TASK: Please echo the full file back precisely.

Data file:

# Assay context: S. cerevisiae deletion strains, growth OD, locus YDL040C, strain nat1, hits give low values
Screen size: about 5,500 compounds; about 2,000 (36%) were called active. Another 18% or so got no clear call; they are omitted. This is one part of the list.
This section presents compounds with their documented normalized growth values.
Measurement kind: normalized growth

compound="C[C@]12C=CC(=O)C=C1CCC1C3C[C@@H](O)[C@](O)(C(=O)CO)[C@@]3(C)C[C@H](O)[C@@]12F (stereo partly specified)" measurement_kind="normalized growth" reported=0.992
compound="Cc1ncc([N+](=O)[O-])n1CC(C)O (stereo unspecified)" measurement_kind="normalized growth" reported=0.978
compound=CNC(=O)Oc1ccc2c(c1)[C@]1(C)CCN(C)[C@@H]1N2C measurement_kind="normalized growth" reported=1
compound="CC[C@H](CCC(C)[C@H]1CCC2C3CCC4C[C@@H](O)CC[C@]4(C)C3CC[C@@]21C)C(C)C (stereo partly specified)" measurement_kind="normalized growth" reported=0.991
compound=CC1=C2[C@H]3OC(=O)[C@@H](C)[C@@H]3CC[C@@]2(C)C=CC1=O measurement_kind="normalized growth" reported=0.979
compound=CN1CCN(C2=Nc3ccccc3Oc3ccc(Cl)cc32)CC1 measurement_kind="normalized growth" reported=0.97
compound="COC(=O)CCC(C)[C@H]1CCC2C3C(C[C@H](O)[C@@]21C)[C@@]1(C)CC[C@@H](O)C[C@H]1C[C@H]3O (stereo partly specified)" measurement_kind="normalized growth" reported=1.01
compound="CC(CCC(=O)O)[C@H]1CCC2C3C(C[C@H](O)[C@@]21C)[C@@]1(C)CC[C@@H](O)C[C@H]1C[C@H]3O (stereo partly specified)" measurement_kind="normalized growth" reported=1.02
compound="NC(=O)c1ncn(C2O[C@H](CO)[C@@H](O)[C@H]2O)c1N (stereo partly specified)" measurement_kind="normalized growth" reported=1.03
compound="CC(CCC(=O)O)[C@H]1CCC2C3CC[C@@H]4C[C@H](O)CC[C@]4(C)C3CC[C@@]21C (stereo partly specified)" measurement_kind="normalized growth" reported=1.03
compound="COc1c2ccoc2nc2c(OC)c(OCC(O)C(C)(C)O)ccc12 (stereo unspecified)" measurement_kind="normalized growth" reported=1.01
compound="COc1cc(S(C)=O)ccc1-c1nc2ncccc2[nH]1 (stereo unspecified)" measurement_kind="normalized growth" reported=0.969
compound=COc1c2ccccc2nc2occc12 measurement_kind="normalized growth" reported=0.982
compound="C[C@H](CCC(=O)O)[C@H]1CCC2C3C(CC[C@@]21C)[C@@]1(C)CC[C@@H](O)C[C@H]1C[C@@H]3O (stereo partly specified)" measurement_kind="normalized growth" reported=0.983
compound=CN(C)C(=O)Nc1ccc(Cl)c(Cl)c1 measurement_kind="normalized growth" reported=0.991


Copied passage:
# Assay context: S. cerevisiae deletion strains, growth OD, locus YDL040C, strain nat1, hits give low values
Screen size: about 5,500 compounds; about 2,000 (36%) were called active. Another 18% or so got no clear call; they are omitted. This is one part of the list.
This section presents compounds with their documented normalized growth values.
Measurement kind: normalized growth

compound="C[C@]12C=CC(=O)C=C1CCC1C3C[C@@H](O)[C@](O)(C(=O)CO)[C@@]3(C)C[C@H](O)[C@@]12F (stereo partly specified)" measurement_kind="normalized growth" reported=0.992
compound="Cc1ncc([N+](=O)[O-])n1CC(C)O (stereo unspecified)" measurement_kind="normalized growth" reported=0.978
compound=CNC(=O)Oc1ccc2c(c1)[C@]1(C)CCN(C)[C@@H]1N2C measurement_kind="normalized growth" reported=1
compound="CC[C@H](CCC(C)[C@H]1CCC2C3CCC4C[C@@H](O)CC[C@]4(C)C3CC[C@@]21C)C(C)C (stereo partly specified)" measurement_kind="normalized growth" reported=0.991
compound=CC1=C2[C@H]3OC(=O)[C@@H](C)[C@@H]3CC[C@@]2(C)C=CC1=O measurement_kind="normalized growth" reported=0.979
compound=CN1CCN(C2=Nc3ccccc3Oc3ccc(Cl)cc32)CC1 measurement_kind="normalized growth" reported=0.97
compound="COC(=O)CCC(C)[C@H]1CCC2C3C(C[C@H](O)[C@@]21C)[C@@]1(C)CC[C@@H](O)C[C@H]1C[C@H]3O (stereo partly specified)" measurement_kind="normalized growth" reported=1.01
compound="CC(CCC(=O)O)[C@H]1CCC2C3C(C[C@H](O)[C@@]21C)[C@@]1(C)CC[C@@H](O)C[C@H]1C[C@H]3O (stereo partly specified)" measurement_kind="normalized growth" reported=1.02
compound="NC(=O)c1ncn(C2O[C@H](CO)[C@@H](O)[C@H]2O)c1N (stereo partly specified)" measurement_kind="normalized growth" reported=1.03
compound="CC(CCC(=O)O)[C@H]1CCC2C3CC[C@@H]4C[C@H](O)CC[C@]4(C)C3CC[C@@]21C (stereo partly specified)" measurement_kind="normalized growth" reported=1.03
compound="COc1c2ccoc2nc2c(OC)c(OCC(O)C(C)(C)O)ccc12 (stereo unspecified)" measurement_kind="normalized growth" reported=1.01
compound="COc1cc(S(C)=O)ccc1-c1nc2ncccc2[nH]1 (stereo unspecified)" measurement_kind="normalized growth" reported=0.969
compound=COc1c2ccccc2nc2occc12 measurement_kind="normalized growth" reported=0.982
compound="C[C@H](CCC(=O)O)[C@H]1CCC2C3C(CC[C@@]21C)[C@@]1(C)CC[C@@H](O)C[C@H]1C[C@@H]3O (stereo partly specified)" measurement_kind="normalized growth" reported=0.983
compound=CN(C)C(=O)Nc1ccc(Cl)c(Cl)c1 measurement_kind="normalized growth" reported=0.991